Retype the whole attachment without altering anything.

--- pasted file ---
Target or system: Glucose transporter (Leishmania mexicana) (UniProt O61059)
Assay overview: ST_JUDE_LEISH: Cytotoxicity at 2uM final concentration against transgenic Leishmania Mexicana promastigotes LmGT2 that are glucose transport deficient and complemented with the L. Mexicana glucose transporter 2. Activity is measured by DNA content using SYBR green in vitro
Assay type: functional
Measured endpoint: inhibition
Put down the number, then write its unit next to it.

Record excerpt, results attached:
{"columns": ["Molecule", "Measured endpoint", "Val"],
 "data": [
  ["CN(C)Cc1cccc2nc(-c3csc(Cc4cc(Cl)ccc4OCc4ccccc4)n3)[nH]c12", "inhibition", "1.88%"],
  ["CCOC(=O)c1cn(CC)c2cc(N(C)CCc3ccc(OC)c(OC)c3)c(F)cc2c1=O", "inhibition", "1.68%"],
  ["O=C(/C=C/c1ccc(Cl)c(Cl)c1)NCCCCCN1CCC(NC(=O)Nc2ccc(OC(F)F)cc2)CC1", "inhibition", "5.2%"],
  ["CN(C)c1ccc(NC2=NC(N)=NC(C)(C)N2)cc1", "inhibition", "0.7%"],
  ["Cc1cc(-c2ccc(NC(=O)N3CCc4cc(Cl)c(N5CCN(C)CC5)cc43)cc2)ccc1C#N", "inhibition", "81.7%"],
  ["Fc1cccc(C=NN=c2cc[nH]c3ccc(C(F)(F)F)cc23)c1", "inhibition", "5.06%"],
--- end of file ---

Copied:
Target or system: Glucose transporter (Leishmania mexicana) (UniProt O61059)
Assay overview: ST_JUDE_LEISH: Cytotoxicity at 2uM final concentration against transgenic Leishmania Mexicana promastigotes LmGT2 that are glucose transport deficient and complemented with the L. Mexicana glucose transporter 2. Activity is measured by DNA content using SYBR green in vitro
Assay type: functional
Measured endpoint: inhibition
Put down the number, then write its unit next to it.

Record excerpt, results attached:
{"columns": ["Molecule", "Measured endpoint", "Val"],
 "data": [
  ["CN(C)Cc1cccc2nc(-c3csc(Cc4cc(Cl)ccc4OCc4ccccc4)n3)[nH]c12", "inhibition", "1.88%"],
  ["CCOC(=O)c1cn(CC)c2cc(N(C)CCc3ccc(OC)c(OC)c3)c(F)cc2c1=O", "inhibition", "1.68%"],
  ["O=C(/C=C/c1ccc(Cl)c(Cl)c1)NCCCCCN1CCC(NC(=O)Nc2ccc(OC(F)F)cc2)CC1", "inhibition", "5.2%"],
  ["CN(C)c1ccc(NC2=NC(N)=NC(C)(C)N2)cc1", "inhibition", "0.7%"],
  ["Cc1cc(-c2ccc(NC(=O)N3CCc4cc(Cl)c(N5CCN(C)CC5)cc43)cc2)ccc1C#N", "inhibition", "81.7%"],
  ["Fc1cccc(C=NN=c2cc[nH]c3ccc(C(F)(F)F)cc23)c1", "inhibition", "5.06%"],